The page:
Anthropology, Department of

 

Date of this Version

2-24-2016

Citation

Draft report submitted as partial fulfillment of CESU Master Agreement P14AC00979, Project Number: UCOB-109 to Chaco Culture National Historical Park, New Mexico by the University of Colorado, Boulder, Colorado

Comments

This paper, informally termed the “White Paper,” presents current anthropological theory, methods, and research on Chacoan landscapes at several scales. The paper consists of 17 pages of text which summarize anthropological and management issues, supported by 45 pages of Appendices and a list of References cited. A condensed set of “Management Considerations” is presented in Section VIII of the text.

Abstract

The Colorado Plateau is a land of long horizons punctuated by dramatic buttes, mesas, and mountain ranges. The rich cultural heritage and natural beauty of this region hold meaning for the millions of tourists who visit each year to experience this iconic landscape. Many of these same places on the Plateau are still considered central to indigenous religious practices, histories, and oral traditions of descendent communities in the region. This landscape is also defined by the complex connections and histories of diverse resident communities. Ancient communities of the Plateau are the focus of ongoing major anthropological investigations into such issues as Neolithic demography and agriculture, emergent sociopolitical complexity, and human impact on the environment. In short, Chacoan archaeology has many stakeholders.

Chaco Canyon is a UNESCO World Heritage Site, important not only for contemporary indigenous peoples and archaeologists but for all of humanity. It preserves a unique aspect of the human experience and draws over 40,000 visitors yearly to witness its grandeur and Native history. The confounding aspect of this cultural chapter is precisely its scope and formal expression across such a vast landscape. It was not until the 1970s that archaeologists fully grasped the extent of the ancient Chacoan roadways and thus the scope of the Chaco world. Forty years later, we are still struggling to understand this spatial and temporal complexity, trying to determine the connections and human experiences of those who built and traversed these roads, great houses, shrines, and kivas.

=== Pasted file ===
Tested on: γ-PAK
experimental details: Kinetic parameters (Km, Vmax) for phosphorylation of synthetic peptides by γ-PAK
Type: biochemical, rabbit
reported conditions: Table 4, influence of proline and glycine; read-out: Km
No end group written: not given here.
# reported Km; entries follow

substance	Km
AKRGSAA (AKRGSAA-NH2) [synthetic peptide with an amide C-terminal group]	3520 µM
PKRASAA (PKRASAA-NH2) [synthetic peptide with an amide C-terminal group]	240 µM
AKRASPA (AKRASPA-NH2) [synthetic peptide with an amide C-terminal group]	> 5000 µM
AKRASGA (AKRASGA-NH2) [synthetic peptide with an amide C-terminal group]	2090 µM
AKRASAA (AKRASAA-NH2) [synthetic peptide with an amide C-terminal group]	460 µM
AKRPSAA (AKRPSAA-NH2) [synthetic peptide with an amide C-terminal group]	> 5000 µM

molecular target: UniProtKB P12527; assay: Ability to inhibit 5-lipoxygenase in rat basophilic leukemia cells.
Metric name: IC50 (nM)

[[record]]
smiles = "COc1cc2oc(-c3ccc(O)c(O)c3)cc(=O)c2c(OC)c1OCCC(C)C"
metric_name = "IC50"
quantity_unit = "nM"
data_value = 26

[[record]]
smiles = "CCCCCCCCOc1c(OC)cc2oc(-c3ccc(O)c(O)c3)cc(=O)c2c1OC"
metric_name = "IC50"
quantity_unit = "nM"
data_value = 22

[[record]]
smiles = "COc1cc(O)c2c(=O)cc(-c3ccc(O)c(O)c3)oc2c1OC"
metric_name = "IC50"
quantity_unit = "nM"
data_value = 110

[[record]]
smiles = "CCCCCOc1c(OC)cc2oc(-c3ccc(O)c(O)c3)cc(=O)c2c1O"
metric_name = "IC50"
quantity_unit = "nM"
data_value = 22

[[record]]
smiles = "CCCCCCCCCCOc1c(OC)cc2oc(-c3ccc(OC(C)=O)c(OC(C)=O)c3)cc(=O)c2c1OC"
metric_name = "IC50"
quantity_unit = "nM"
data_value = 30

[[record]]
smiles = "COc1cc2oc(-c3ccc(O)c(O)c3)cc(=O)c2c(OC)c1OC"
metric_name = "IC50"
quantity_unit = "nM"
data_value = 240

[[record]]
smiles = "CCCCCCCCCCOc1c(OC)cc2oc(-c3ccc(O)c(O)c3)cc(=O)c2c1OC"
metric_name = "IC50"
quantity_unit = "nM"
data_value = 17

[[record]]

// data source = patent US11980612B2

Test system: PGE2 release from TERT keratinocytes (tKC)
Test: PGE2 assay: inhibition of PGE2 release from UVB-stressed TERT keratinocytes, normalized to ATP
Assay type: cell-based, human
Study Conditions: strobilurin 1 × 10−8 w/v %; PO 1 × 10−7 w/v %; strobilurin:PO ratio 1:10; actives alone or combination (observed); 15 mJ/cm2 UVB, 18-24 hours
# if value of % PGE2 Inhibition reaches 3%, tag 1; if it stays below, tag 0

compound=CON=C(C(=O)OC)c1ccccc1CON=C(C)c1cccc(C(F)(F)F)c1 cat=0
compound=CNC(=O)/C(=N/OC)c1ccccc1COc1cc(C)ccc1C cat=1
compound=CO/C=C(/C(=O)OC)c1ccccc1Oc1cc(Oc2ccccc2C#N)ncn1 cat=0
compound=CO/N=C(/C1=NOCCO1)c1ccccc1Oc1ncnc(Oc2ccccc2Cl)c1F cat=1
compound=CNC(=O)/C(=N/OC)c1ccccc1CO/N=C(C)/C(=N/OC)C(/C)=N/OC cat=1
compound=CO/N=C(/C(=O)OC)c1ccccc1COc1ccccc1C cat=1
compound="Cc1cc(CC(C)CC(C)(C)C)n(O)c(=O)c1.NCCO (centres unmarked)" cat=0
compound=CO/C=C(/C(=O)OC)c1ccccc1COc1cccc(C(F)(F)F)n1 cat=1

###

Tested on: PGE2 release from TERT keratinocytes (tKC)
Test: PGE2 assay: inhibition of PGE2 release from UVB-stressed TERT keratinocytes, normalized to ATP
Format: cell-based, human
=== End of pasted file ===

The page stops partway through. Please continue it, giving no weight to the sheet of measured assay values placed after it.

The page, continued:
Chaco was not a single locality, nor was it merely a series of discrete localities or elements; management decisions that reduce this landscape to dots on a map threaten to destroy the most compelling, least-understood, and perhaps most significant aspect of this phenomenon. A century of research has shown that Chaco was comprised of relationships and shared symbols. Our ability to resolve many of the remaining research issues outlined above depends upon the protection of this landscape in a way that honors both what is known and what we still have to learn.

The goal of this paper is to provide an academic overview regarding the Chaco landscape: what it is, what we know about it, how we know what we know, and what we still have to learn. The purpose is to provide a comprehensive tool that can be used for management purposes. The text provides a summary road map while appendices to this document contain supporting information and broader discussions. The paper is divided into 7 sections: (1) introduction to Chaco in time and space; (2) management history and considerations; (3) landscape theory; (4) defining the Chaco landscape, part one – the material elements; (5) research issues; (6) defining the Chaco landscape, part two – the experiential elements; and (7); concluding arguments. In the main body of this paper we lay out our primary points; supporting data and additional discussion for each section is found in corresponding appendices.